A magistrate or judge is faced with a very real threat from a large and uncontrollable mob of rioters demanding a culprit for a crime. Unless the criminal is produced, promptly tried, and executed, they will take their own bloody revenge on a much smaller and quite vulnerable section of the community (a kind of frenzied pogrom). The judge knows that the real culprit is unknown and that the authorities do not even have a good clue as to who he may be. But he also knows that there is within easy reach a disreputable, thoroughly disliked, and useless man, who, though innocent, could easily be framed so that the mob would be quite convinced that he was guilty and would be pacified if he were promptly executed (150).
After laying out such hypothetical situations, the utilitarian, in this case Kai Nielsen, hopes that we’ve reached the same conclusion that he has. In the above case, Nielsen hopes we’ve concluded that the judge should execute the innocent man. And, of course, if we agree with him on this point, then it follows that we too are utilitarians, believing that the right course of action is that which results in the greatest good for the greatest number of people.
Those leading the current American effort in Af-Pak contend that they face a situation that’s not all that different than the judge’s. They point out that there are no clear-cut battle lines in Af-Pak, as insurgents dwell among civilians and refuse to wear military uniforms. Consequently, when US forces, using the means of conventional warfare, try to kill insurgents, they often end up killing innocent civilians. (According to a recent report by Peter Bergen and Katherine Tiedemann of the New America Foundation, since 2004 nearly one-third of those killed by US drone strikes have been civilians.) So, like the hypothetical judge, the US military claims that, in order to do the right thing it must take innocent life.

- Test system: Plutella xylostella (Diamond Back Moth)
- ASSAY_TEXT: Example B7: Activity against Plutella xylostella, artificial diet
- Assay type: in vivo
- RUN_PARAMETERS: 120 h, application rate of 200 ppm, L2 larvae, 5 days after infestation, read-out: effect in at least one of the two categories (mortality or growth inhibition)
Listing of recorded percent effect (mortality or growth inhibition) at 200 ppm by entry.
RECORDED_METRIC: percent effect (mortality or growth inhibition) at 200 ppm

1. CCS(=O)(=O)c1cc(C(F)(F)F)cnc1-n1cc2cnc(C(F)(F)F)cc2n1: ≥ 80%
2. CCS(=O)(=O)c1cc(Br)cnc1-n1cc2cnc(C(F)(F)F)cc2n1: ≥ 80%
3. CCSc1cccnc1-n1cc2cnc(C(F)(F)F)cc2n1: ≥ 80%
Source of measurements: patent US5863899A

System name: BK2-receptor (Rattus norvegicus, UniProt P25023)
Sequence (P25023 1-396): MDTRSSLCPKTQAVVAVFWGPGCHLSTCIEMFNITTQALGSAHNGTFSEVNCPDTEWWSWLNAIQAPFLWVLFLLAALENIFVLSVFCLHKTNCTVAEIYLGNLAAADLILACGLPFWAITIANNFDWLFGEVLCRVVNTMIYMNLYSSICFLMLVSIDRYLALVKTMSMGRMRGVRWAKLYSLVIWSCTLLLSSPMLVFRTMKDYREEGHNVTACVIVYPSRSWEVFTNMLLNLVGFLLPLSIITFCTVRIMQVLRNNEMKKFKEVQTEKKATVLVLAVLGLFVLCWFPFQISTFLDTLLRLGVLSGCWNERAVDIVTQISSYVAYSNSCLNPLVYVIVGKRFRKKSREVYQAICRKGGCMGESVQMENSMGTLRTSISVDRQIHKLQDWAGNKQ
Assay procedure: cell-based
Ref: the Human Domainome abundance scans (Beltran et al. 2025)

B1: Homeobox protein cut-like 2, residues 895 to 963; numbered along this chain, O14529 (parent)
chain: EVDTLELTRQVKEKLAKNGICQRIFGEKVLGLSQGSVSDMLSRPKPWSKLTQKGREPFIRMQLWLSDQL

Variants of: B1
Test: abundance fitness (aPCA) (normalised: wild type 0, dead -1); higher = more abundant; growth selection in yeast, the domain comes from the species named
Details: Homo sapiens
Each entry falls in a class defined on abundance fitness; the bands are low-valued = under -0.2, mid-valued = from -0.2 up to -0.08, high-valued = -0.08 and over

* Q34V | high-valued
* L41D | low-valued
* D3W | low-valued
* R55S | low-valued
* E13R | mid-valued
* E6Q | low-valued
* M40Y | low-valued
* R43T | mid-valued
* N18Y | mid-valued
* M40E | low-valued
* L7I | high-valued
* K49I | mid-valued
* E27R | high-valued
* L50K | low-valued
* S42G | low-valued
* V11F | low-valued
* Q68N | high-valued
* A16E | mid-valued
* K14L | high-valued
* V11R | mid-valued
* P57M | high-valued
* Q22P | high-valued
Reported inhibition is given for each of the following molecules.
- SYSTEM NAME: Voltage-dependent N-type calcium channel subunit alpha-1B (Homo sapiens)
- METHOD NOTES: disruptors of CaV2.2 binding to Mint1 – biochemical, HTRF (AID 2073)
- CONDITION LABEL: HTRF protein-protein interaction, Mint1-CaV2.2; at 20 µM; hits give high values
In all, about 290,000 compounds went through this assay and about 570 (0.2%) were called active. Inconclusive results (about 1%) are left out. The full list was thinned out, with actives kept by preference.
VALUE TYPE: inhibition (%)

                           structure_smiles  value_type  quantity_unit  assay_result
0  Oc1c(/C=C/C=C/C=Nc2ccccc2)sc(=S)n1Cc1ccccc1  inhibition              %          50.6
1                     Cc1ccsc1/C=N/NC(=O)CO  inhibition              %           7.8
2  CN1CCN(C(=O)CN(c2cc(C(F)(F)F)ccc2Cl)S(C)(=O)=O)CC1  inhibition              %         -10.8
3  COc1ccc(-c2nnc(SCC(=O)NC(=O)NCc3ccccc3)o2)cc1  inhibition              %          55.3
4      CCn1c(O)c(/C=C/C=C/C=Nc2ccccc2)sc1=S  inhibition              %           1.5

Now there are many problems with utilitarianism. For one thing, it presumes that people know more than they actually do. For instance, while US officials claim [.pdf] that we must stay the course in Af-Pak in order to keep Americans safe, it’s clear that our current actions can (and often do) backfire. Even General McChrystal recognizes [.pdf]:
From a conventional standpoint, the killing of two insurgents in a group of ten leaves eight remaining: 10-2=8. From the insurgent standpoint, those two killed were likely related to many others who will want vengeance. If civilian casualties occurred, that number will be much higher. Therefore, the death of two creates more willing recruits: 10 minus 2 equals 20 (or more) rather than 8. This is part of the reason why eight years of individually successful kinetic actions have resulted in more violence.
Thus it’s not only possible but in fact likely that US bombings in Af-Pak are immoral, not just on deontological, but also on utilitarian grounds.
But more than just this, utilitarianism violates many of our most deeply held moral beliefs. For instance, we believe that some actions are wrong even if they produce good results. In other words, sometimes the ends clearly do not justify the means. To give just one example, Sterling Harwood imagines “a case of secretly killing a healthy man just in for a routine checkup in order to maximize satisfaction by using his various organs in a number of life-saving operations” (183). The ends here are obviously good, but I don’t think any of us would argue that they justify the means.
Similarly, I would argue that, regardless of the consequences, it’s always wrong to kill innocent people. Deep down, I imagine that most Americans agree. Although most of us tell pollsters that we support the military’s effort to kill insurgents, even when “collateral damage” results, I imagine that few of us would feel the same way if we were merely shown the faces of the people who comprise this “collateral damage” or if provided with even minimal biographical data of these people. I imagine that an even smaller number would support these killings if asked to personally carry them out.
Utilitarianism also violates the principle of universality. In other words, few, if any, of us would feel these American attacks were justified if we were the ones living in the targeted Afghan and Pakistani towns and villages. Even if we believed the attacks were accomplishing a greater good, we wouldn’t feel they were justified if our own neighborhoods were the ones being struck. And since we wouldn’t want this done to ourselves, we have no right supporting, with our votes or other means, the US government as it does it to others.
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